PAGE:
This year marks the 40th Anniversary of Roe v. Wade (decided on January 22, 1973) and the 10th anniversary of Lawrence v. Texas (decided on June 26, 2003). The progressive legal field has been abuzz with various events commemorating and reflecting on these milestones. Lawrence struck down sodomy laws in Texas and thirteen other states. After John Lawrence and Tyron Garner were arrested for consensual sex in the privacy of Lawrence’s home, they pled guilty to violating Texas’s sodomy law (see Dale Carpenter’s book, Flagrant Conduct, for an excellent discussion of the case, including the possibility that Lawrence and Garner were never engaged in sex at all). Lambda Legal brought the case all the way to the Supreme Court, resulting in a ruling that sodomy laws violated both liberty and equality interests of same-sex couples.
I’ve been thinking a lot about how we describe the liberty interests involved in Lawrence. The liberty interests can be described in terms of privacy or autonomy. Individuals have a right to privacy in their intimate relationships vs. individuals have a right to autonomy that includes their intimate relationships. My sense is that over the past decade, there’s been an increasing emphasis on the autonomy prong of this liberty interest. Activists increasingly celebrate Lawrence for its recognition of autonomy. This matters because expecting the state to respect the autonomy and self-definition of people is a much bigger statement than merely expecting the state to respect privacy in the home. As I progress with my dissertation research, I’m going to pay attention to how activists describe Lawrence, so I might write more about this in the future.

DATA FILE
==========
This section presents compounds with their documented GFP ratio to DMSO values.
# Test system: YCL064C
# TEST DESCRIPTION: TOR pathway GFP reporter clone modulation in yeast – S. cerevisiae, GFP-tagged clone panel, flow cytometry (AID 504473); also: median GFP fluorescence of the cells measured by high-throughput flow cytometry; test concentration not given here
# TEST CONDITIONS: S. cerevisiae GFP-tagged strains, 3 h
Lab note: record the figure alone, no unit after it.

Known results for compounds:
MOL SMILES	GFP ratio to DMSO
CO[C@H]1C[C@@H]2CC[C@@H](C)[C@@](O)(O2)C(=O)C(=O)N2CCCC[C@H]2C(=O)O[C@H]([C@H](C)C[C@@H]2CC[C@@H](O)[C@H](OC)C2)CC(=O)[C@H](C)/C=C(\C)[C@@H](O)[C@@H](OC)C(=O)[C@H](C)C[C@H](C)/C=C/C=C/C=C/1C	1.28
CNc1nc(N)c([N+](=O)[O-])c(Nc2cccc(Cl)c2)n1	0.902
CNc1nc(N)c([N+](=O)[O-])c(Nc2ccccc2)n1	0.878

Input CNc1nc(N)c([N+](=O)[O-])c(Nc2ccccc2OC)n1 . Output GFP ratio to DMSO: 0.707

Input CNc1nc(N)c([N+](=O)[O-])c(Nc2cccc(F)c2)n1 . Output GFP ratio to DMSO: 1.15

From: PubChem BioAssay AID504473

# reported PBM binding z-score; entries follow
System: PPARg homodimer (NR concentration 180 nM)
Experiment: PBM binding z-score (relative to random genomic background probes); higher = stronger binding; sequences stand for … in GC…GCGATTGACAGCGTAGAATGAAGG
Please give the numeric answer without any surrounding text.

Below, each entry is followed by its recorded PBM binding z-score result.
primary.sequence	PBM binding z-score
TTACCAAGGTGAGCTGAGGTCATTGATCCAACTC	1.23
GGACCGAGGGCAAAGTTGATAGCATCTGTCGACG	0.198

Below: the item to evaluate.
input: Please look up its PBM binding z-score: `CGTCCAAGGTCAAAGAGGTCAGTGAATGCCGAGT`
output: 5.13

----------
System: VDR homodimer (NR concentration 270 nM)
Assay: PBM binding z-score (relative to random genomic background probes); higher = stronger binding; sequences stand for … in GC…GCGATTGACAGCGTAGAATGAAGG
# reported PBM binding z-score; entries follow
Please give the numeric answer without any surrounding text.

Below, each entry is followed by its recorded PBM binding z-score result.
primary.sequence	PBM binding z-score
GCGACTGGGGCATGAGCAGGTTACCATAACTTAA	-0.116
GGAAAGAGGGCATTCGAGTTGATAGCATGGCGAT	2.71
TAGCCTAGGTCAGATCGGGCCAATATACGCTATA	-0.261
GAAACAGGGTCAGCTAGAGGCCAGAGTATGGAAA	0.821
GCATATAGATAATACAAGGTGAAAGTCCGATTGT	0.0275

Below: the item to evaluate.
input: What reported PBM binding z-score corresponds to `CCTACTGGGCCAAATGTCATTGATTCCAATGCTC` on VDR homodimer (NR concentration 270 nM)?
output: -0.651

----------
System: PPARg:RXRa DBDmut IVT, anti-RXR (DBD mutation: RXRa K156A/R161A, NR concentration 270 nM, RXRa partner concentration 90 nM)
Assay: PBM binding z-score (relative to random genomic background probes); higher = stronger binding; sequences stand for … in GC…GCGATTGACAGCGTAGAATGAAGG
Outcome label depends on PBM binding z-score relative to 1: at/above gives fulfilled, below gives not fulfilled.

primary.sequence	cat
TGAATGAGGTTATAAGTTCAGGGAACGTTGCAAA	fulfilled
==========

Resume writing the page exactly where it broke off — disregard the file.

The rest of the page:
For now I’m interested in another question. Is this shift from privacy to autonomy reflected in public opinion? Is the public even aware of this distinction? Because of the prominence of Lawrence and Roe in our field, it is sometimes easy to overplay their prominence for the broader public. When I told my grandparents about the Williams Institute Conference I attended last month, they did not know what the Lawrence decision was. I was surprised. They follow national news and politics, and my grandpa always has a position on any issue. And despite its cultural prominence, a recent poll suggests that most people under 30 don’t know what Roe v. Wade was about!
This got me thinking about the role of the media in our collective memory of Supreme Court decisions. How does the media shape whether and how we remember decisions? Can the media change how we symbolize a decision over time? While I would like to think that the increasing emphasis on autonomy themes of Lawrence is reflected in a broader public discourse, is that even possible if it is not picked up by the media?